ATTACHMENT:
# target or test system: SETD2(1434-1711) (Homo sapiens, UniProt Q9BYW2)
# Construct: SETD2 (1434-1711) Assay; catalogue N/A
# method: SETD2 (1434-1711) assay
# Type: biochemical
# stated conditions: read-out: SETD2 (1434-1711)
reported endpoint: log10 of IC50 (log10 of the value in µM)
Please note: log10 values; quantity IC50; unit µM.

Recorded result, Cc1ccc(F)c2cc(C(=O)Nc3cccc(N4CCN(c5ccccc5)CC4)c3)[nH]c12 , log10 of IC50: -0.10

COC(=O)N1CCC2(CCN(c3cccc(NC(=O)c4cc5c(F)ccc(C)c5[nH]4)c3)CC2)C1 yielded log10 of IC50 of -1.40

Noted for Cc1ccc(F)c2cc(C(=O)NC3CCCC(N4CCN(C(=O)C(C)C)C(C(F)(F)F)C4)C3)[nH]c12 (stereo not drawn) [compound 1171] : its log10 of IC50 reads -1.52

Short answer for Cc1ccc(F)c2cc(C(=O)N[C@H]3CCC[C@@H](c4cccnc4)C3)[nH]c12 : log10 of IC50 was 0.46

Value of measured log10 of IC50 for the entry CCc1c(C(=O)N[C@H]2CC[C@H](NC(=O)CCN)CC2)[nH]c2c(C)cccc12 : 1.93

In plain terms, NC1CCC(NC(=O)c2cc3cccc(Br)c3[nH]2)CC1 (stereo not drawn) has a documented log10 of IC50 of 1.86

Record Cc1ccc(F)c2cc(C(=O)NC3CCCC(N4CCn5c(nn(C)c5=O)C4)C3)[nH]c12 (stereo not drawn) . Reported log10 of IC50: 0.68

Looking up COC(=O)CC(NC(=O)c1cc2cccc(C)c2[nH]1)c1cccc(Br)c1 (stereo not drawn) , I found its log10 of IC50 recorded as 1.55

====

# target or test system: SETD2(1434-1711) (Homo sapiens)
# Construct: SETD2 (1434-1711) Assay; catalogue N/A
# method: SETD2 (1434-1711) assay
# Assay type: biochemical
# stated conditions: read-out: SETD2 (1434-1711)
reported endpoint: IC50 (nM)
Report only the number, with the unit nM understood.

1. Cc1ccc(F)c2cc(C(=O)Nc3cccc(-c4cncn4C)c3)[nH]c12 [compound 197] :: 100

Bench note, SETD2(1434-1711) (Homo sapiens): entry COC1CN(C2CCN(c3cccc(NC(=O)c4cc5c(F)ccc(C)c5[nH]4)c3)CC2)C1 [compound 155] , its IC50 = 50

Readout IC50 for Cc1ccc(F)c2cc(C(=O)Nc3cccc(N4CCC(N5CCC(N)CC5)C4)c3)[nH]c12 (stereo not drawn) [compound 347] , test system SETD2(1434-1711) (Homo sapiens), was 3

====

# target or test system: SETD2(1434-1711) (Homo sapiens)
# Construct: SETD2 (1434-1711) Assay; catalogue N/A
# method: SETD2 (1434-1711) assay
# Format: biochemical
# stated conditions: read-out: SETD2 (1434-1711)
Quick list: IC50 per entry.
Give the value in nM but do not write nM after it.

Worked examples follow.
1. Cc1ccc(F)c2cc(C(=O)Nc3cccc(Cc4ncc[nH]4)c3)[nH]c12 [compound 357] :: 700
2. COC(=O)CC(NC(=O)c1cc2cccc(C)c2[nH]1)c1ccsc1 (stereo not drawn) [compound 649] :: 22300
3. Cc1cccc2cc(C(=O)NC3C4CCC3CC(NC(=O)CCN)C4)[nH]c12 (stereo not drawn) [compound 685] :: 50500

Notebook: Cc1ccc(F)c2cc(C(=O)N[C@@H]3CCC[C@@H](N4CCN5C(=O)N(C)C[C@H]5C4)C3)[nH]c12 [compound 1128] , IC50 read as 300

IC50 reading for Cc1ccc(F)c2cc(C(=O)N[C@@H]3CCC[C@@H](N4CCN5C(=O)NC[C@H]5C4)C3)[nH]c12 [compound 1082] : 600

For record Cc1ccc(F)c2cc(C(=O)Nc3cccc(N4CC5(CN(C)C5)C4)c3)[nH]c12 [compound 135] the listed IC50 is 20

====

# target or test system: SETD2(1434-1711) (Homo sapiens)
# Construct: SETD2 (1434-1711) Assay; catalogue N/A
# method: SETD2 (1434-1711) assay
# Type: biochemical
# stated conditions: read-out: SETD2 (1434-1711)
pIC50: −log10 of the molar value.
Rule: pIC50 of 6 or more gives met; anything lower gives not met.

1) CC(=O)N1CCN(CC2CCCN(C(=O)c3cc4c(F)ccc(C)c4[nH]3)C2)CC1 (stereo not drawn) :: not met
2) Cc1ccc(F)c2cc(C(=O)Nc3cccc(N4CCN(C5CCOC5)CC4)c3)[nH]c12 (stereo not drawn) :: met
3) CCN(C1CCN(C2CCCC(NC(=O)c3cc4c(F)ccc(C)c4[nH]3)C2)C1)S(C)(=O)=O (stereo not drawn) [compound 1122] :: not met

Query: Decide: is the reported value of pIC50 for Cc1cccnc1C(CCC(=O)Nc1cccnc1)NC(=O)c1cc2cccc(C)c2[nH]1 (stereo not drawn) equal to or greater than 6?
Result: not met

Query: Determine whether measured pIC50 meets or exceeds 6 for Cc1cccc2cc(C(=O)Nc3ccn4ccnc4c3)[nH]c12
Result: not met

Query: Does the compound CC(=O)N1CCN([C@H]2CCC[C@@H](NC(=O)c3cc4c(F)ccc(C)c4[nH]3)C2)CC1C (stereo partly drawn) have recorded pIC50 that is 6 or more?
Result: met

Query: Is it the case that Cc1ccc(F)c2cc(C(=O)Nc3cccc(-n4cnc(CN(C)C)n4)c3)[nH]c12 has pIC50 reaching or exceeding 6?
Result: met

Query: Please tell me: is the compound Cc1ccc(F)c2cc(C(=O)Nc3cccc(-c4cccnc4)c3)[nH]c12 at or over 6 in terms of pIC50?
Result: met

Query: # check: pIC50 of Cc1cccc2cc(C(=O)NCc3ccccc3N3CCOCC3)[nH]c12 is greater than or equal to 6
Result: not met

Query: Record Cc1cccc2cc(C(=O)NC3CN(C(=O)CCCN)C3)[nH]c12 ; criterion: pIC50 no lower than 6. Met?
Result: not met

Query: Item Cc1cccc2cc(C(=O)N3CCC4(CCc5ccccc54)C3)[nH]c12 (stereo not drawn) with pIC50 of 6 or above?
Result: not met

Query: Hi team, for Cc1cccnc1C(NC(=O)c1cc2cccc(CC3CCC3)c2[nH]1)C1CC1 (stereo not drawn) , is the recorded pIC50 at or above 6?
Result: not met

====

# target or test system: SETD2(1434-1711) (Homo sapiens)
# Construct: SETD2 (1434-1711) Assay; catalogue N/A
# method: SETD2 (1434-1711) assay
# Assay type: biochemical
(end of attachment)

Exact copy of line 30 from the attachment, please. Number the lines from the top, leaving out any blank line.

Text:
# method: SETD2 (1434-1711) assay